Spoof, parody, or satire. Call it what you will, but the concept is essentially the same. Take a serious topic and put a comedic spin on it. In the serious business of Hollywood, a select few have taken on this task for an industry that’s ripe for the picking. Parody films generally follow one of two formats: Poke fun at a broad genre of films, or spoof specific films within a genre. With yesterday’s release of the ‘Twilight’ parody, ‘Vampires Suck’ (judgment is reserved till I see the movie), here’s a countdown of the top 10 spoof movies of all time:
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10. ‘Robin Hood: Men in Tights’-
A direct parody of ‘Robin Hood: Prince of Thieves,’ ‘Men in Tights’ pulled no punches. Written and directed by the great Mel Brooks, this film begins with Robin of Locksley (Cary Elwes) escaping a Persian dungeon during the Crusades. He returns to England to discover the country under the rule of the conniving Prince John (Richard Lewis) and his enforcer, the Sheriff of Rottingham (Roger Rees). Robin gathers his band of (maybe too) merry men to free the people of tyranny. With clever sight gags (the mole on Prince John’s face is in a different place in every scene), a memorable music number, and top notch comedic timing (though unlike some other Robin Hoods, Elwes does speak with an English accent), ‘Men in Tights’ was truly blessed by Rabbi Tuckman.
9. ’Scary Movie’-
The first and best of the recent string of parody ‘____ Movie’s,’ ‘Scary Movie’ was written by Shawn and Marlon Wayans, and directed by their brother Keenan Ivory Wayans. Another direct parody, this time of the ‘Scream’ and ‘I Know What You Did Last Summer’ movies, ‘Scary Movie’ took aim at the horror genre. Cindy Campbell (Anna Ferris) and her friends are stalked by a not-so-crafty killer after they dispose of the body of a man they accidentally killed the year prior. ‘Scary Movie’ played on the horror stereotypes (like the virginal lead tormenting her horny boyfriend) and provided enough slapstick humor (Cindy calling out the killer whom she can see hiding behind the couch) to spawn three sequels and another dozen not-so-funny, wannabe spoof films (‘Not Another Teen Movie’ was pretty funny though).
8. ’Naked Gun: From the Files of Police Squad!’-
Bumbling cop Frank Drebin (Leslie Nielsen) embarks on a journey to discover who is trying to assassinate the Queen of England (surprisingly not O.J. Simpson), in this police satire written (along with Jim Abrahams and brother Jerry Zucker) and directed by David Zucker. As evidenced in their other films, the Zuckers and Abrahams are masters at play on words (“Nice beaver,” Nielsen says as Priscilla Presley pulls a stuffed beaver off the shelf). Baseball hall-of-famer Reggie Jackson even makes his acting debut as a brainwashed caricature of himself. ‘Naked Gun’ launched two, almost equally as funny sequels.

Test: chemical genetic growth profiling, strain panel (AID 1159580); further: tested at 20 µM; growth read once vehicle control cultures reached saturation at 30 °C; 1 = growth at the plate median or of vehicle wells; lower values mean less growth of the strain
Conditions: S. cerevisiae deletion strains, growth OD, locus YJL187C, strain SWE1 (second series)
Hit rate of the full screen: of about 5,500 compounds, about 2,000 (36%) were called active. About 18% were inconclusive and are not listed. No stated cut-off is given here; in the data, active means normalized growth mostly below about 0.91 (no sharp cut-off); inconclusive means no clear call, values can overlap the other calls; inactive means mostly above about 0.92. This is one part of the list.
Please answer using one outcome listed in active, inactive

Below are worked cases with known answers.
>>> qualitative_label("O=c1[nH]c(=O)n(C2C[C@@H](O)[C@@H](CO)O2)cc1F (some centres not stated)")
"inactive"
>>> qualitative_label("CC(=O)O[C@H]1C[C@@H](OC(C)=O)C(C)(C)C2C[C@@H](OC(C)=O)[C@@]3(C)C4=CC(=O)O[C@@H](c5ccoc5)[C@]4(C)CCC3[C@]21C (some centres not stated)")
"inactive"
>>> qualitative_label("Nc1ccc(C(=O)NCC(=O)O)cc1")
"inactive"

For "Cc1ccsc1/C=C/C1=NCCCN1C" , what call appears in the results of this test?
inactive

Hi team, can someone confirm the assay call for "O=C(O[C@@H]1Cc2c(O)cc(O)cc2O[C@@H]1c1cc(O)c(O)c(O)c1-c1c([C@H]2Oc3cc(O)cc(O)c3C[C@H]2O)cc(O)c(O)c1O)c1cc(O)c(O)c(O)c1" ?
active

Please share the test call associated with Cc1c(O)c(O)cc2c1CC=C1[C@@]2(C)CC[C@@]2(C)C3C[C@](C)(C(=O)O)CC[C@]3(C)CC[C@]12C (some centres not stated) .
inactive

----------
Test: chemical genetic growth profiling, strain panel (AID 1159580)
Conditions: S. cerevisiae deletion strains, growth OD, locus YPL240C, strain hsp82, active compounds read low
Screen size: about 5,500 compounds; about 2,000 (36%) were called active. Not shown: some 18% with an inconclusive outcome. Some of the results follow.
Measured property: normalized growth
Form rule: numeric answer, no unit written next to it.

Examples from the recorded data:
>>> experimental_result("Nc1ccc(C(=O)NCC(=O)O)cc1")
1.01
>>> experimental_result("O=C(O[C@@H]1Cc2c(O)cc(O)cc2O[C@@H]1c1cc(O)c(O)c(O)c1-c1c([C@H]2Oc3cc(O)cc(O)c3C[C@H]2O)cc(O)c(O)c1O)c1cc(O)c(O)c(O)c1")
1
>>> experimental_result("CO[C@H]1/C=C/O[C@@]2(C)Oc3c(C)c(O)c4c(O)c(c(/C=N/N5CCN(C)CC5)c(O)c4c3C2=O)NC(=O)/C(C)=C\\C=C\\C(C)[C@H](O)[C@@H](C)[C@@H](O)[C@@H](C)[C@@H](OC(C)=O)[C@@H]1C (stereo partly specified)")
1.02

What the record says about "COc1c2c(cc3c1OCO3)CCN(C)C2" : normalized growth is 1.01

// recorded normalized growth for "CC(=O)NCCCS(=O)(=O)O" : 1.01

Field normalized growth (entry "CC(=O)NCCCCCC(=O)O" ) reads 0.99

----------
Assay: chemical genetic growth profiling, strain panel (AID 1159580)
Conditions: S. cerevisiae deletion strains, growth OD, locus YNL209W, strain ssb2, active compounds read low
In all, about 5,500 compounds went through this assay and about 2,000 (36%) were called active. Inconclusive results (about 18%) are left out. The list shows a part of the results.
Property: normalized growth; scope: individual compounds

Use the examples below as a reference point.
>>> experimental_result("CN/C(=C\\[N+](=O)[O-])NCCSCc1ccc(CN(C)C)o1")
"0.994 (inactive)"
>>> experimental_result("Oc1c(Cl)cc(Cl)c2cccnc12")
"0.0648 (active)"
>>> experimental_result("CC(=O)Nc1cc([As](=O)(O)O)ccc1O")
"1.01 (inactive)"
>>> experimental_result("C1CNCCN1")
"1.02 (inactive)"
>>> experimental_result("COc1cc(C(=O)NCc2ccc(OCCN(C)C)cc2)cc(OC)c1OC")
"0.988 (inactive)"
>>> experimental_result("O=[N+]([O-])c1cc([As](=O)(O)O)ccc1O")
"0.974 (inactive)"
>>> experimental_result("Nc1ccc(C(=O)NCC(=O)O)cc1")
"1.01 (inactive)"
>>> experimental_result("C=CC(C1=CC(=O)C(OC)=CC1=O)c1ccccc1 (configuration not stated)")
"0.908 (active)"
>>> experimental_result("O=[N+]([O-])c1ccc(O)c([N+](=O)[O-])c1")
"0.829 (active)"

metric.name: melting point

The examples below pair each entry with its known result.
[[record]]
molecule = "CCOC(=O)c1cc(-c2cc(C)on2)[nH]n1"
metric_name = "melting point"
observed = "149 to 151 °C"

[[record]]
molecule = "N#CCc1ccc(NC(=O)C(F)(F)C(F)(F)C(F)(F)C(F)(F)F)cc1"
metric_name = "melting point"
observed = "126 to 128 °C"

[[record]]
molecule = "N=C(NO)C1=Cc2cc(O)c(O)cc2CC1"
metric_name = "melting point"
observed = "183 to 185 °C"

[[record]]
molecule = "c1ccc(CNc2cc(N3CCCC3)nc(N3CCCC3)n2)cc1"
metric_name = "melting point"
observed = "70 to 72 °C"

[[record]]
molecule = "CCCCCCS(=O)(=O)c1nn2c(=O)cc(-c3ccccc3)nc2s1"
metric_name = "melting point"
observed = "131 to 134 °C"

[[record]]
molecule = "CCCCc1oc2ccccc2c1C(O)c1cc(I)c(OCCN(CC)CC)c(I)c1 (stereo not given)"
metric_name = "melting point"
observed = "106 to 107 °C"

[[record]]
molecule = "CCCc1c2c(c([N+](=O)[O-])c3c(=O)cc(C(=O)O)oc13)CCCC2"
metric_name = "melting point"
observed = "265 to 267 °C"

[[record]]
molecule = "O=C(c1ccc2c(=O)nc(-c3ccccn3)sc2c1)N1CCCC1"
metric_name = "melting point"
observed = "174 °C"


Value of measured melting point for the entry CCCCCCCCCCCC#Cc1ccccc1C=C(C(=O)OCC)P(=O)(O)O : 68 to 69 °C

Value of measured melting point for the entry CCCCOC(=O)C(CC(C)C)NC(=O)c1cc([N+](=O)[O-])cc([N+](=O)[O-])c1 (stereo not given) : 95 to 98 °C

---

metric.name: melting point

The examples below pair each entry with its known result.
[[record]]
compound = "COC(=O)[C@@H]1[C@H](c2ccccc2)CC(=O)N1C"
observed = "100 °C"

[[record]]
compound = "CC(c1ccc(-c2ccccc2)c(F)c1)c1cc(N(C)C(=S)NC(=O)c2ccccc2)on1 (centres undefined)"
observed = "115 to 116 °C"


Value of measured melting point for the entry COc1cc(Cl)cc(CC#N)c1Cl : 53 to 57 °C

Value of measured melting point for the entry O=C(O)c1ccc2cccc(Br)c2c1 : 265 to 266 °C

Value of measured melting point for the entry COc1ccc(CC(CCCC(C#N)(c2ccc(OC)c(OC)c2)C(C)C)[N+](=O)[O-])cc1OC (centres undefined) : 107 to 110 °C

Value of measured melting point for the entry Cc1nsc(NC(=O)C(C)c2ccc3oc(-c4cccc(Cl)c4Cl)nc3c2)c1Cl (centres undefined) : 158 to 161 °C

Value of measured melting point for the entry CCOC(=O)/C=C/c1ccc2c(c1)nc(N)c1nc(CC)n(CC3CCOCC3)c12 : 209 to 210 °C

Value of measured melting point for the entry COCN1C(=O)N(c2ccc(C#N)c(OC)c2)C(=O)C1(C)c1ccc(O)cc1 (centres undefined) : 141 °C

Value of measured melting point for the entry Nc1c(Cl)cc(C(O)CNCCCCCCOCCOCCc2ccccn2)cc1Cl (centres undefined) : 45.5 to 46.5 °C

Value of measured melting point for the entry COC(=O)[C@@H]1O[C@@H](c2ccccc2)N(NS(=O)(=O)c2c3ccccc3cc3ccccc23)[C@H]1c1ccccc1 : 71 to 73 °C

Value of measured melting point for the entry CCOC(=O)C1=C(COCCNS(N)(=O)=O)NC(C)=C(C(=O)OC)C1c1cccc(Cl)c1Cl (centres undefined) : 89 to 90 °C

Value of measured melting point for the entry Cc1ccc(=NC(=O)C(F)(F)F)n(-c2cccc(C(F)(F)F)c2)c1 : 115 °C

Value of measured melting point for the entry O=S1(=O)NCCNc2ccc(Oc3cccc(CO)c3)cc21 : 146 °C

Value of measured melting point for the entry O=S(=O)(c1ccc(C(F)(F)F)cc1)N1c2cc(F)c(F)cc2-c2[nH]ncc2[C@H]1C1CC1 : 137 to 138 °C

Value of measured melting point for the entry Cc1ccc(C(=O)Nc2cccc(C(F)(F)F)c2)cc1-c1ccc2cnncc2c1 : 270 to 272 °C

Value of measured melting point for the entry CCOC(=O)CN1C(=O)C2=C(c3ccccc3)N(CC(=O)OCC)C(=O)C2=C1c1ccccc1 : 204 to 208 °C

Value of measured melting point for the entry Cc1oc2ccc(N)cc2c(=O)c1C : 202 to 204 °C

7. ’Shaun of the Dead’-
In recent years, zombies have been the new go-to horror staple, which just begs for parody. Luckily, actor Simon Pegg and director Edgar Wright together created the ultimate zombie satire. Slacker Shaun (Pegg) is forced to lead his friends to the only safe place he can think of (the pub) as an outbreak creates brain-thirsty living dead. As a resurgence to great British comedy, ‘Shaun of the Dead’ used deadpan timing to create some of the most memorable moments of the film (“I’m sorry. No, I’m sorry,” as Nick Frost silently breaks wind). ‘Shaun of the Dead’ became a launching point for Simon Pegg’s career as he recently starred in JJ Abrams ‘Star Trek’ as Scotty.
6. ‘Hot Shots’-
Over his career, Charlie Sheen seems to have had a conflict of conscience (at least in the roles he’s taken). The perennial dramatic actor turned comedic actor, turned dramatic actor, turned comedic actor has created fantastic films in both genres. The pinnacle of those in comedy is the ‘Top Gun’ parody, ‘Hot Shots.’ Written and directed by ‘Naked Gun’s’ Jim Abrahams, ‘Hot Shots’ is a near perfect successor. Sheen assumes the rebel Tom Cruise role as Topper Harley, a man trying to overcome the failures of his father while he tries to save the day and get the girl (Valeria Golino). With more tongue-in-cheek word play (“You have the whitest white-part-of-the-eyes I have ever seen. Do you floss?”), ‘Hot Shots’ delivers the payload with pinpoint accuracy.
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